0DTE Breakeven Iron Condor has become my bread-and-butter options strategy. I have traded it for more than three years, and it has been consistently profitable. It also fits well my personal risk profile and trading style.

So let me kick off my new site Theta Profits with a walk-through of the 0DTE Breakeven Iron Condor strategy.

## These are my key statistics

– I have done a total of 5600 trades with this strategy from April 2021 until the end of June 2024.

– 39.1% of the trades are wins and 60.9% are losses. However, the strategy remains profitable because the average win is more than double the average loss.

– 34 of 37 months have been profitable

– The average Premium Capture Rate (PCR) is 7.7%. The average P/L per trade is 0.34%.

This article is only to describe my own experience with this strategy, and should not be interpreted as financial advice in any way. Remember: Any options strategy carries great risk – and this particular strategy has the potential to blow up your account if you do not use stop losses or manage the risk well.

## The 0DTE Breakeven Iron Condor strategy

Let’s go straight to the point about what the 0DTE Breakeven Iron Condor strategy is:

– It is **a day trading strategy on SPX **– the index option for the S&P 500 index. 0DTE = Zero Days to Expiration.

– It consists of **selling Iron Condors on SPX** with deltas between 5 and 15 – with expiration the same day – collecting the same premium on both sides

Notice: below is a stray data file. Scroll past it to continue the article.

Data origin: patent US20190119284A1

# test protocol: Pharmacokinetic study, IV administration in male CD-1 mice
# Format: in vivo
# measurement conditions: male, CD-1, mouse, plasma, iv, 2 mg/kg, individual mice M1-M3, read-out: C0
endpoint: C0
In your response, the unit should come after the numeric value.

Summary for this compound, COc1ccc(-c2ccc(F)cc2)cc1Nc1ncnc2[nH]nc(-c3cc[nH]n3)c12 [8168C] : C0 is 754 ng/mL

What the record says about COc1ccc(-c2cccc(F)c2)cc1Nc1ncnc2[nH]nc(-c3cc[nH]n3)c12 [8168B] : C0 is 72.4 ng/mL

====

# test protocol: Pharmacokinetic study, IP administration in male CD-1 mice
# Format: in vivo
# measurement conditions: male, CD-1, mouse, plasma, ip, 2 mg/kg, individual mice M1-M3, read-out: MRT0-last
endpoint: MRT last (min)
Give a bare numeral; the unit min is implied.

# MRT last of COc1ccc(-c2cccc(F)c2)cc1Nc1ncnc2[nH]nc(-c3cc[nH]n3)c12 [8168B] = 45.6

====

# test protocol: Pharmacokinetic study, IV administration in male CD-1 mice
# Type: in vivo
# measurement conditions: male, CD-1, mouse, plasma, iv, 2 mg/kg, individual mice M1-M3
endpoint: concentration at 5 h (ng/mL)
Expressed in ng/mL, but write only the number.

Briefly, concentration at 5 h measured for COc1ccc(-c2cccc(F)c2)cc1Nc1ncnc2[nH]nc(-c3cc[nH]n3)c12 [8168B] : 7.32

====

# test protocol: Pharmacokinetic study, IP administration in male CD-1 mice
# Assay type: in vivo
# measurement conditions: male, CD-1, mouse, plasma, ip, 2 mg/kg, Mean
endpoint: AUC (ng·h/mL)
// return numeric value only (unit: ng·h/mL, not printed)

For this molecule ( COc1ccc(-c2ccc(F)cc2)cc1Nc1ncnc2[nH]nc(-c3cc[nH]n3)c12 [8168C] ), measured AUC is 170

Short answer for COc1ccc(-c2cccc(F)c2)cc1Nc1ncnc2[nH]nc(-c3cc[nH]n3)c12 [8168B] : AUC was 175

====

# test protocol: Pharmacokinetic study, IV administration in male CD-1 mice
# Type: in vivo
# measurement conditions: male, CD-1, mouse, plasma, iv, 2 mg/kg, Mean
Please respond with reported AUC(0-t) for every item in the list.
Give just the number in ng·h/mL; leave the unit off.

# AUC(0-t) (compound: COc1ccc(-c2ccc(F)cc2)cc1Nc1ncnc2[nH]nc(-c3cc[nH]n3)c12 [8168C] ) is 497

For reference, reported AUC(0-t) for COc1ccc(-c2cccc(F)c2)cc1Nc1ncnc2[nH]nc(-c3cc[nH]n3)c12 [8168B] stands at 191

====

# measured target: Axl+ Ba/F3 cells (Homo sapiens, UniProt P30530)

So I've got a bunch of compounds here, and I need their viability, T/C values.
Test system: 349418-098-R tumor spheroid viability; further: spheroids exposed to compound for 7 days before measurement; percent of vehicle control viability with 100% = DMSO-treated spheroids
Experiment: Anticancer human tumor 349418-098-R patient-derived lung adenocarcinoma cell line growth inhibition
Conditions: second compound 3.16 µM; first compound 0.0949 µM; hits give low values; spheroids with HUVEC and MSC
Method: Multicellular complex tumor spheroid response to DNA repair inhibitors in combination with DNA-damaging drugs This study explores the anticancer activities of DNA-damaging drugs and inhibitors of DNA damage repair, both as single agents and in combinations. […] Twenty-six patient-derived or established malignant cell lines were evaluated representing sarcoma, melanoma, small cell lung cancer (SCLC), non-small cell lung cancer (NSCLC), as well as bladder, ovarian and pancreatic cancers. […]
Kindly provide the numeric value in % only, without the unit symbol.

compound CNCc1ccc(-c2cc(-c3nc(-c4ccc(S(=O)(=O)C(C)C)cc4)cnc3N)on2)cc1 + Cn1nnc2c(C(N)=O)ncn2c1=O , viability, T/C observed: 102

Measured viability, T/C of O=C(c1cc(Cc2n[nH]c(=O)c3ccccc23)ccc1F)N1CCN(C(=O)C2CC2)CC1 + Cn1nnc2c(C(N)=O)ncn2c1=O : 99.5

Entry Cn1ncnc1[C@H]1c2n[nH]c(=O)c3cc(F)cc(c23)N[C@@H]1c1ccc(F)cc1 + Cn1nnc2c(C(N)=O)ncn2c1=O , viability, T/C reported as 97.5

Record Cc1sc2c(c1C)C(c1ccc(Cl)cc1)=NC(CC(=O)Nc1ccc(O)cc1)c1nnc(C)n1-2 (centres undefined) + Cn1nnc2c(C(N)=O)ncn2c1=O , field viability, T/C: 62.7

– The trades have **very tight stop-losses** – set separately for each side equal to the total premium collected for the Iron Condor. This limits the potential loss on each trade.

– The stop-losses can be tightened throughout the day to manage the total risk and secure profits.

The tight stop-losses mean that the loss will be close to zero if the stop-loss hits on one side, hence the name “Breakeven Iron Condor”. In principle, you will only lose on the strategy if the stop-losses hit on both sides of the Iron Condor. This has happened in 6.2% of my trades – more often in 2024 than in previous years.

## See my webinar about 0DTE Breakeven Iron Condor

If you want to dig into this strategy, I recommend that you watch the presentation I gave for the Online Traders’ Club Singapore in April 2023. There I described how I trade in detail and answered numerous questions. Mostly, I still trade the same way, with some adjustments.

## How I manage the risk with the 0DTE Breakeven Iron Condor strategy

So let me explain more in detail how I trade the 0DTE Breakeven Iron Condor.

Here are some of my main rules for risk management:

– **I never risk more than a maximum of 1-2% of my account on any single day.** This is the main principle for how many trades I put on and how I manage the positions. I will rarely use more than 50% of my total buying power.

– Regularly throughout the day, I ask myself: What is the WORST that can happen with my current positions? The answer to this question guides to what extent I will put on new trades and how I manage my existing positions.

– I keep adjusting my stop losses to control my maximum losses and ensure profits.

– I try never to have more than 3 – 4 positions that are at risk of double stop-losses at the same time.